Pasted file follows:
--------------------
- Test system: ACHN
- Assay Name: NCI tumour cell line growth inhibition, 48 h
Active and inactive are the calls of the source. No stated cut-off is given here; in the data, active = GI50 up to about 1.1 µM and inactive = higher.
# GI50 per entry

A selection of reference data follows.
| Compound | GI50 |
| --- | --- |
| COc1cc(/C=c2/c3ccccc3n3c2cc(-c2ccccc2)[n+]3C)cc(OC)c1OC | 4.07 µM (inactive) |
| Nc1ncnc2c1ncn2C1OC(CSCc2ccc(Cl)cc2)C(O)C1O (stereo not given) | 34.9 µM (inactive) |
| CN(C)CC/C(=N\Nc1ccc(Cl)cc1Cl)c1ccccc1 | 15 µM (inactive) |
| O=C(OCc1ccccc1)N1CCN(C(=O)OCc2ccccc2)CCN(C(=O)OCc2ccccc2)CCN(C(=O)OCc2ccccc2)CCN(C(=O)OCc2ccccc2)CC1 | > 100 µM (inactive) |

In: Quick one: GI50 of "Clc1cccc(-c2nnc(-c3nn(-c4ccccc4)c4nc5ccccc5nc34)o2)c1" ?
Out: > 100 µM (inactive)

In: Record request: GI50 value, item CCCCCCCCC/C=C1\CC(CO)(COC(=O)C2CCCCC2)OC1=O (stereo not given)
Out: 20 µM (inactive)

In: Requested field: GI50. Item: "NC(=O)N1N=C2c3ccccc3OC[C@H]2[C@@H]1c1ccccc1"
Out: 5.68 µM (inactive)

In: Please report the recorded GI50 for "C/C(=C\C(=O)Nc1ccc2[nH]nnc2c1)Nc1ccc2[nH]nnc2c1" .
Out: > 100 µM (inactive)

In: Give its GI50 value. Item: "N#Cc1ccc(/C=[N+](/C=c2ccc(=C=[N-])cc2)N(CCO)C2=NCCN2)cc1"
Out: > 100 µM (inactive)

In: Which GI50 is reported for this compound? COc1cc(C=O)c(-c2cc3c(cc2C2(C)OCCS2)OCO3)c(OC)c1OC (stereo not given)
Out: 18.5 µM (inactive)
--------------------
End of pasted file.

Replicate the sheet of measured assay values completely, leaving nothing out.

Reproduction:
- Test system: ACHN
- Assay Name: NCI tumour cell line growth inhibition, 48 h
Active and inactive are the calls of the source. No stated cut-off is given here; in the data, active = GI50 up to about 1.1 µM and inactive = higher.
# GI50 per entry

A selection of reference data follows.
| Compound | GI50 |
| --- | --- |
| COc1cc(/C=c2/c3ccccc3n3c2cc(-c2ccccc2)[n+]3C)cc(OC)c1OC | 4.07 µM (inactive) |
| Nc1ncnc2c1ncn2C1OC(CSCc2ccc(Cl)cc2)C(O)C1O (stereo not given) | 34.9 µM (inactive) |
| CN(C)CC/C(=N\Nc1ccc(Cl)cc1Cl)c1ccccc1 | 15 µM (inactive) |
| O=C(OCc1ccccc1)N1CCN(C(=O)OCc2ccccc2)CCN(C(=O)OCc2ccccc2)CCN(C(=O)OCc2ccccc2)CCN(C(=O)OCc2ccccc2)CC1 | > 100 µM (inactive) |

In: Quick one: GI50 of "Clc1cccc(-c2nnc(-c3nn(-c4ccccc4)c4nc5ccccc5nc34)o2)c1" ?
Out: > 100 µM (inactive)

In: Record request: GI50 value, item CCCCCCCCC/C=C1\CC(CO)(COC(=O)C2CCCCC2)OC1=O (stereo not given)
Out: 20 µM (inactive)

In: Requested field: GI50. Item: "NC(=O)N1N=C2c3ccccc3OC[C@H]2[C@@H]1c1ccccc1"
Out: 5.68 µM (inactive)

In: Please report the recorded GI50 for "C/C(=C\C(=O)Nc1ccc2[nH]nnc2c1)Nc1ccc2[nH]nnc2c1" .
Out: > 100 µM (inactive)

In: Give its GI50 value. Item: "N#Cc1ccc(/C=[N+](/C=c2ccc(=C=[N-])cc2)N(CCO)C2=NCCN2)cc1"
Out: > 100 µM (inactive)

In: Which GI50 is reported for this compound? COc1cc(C=O)c(-c2cc3c(cc2C2(C)OCCS2)OCO3)c(OC)c1OC (stereo not given)
Out: 18.5 µM (inactive)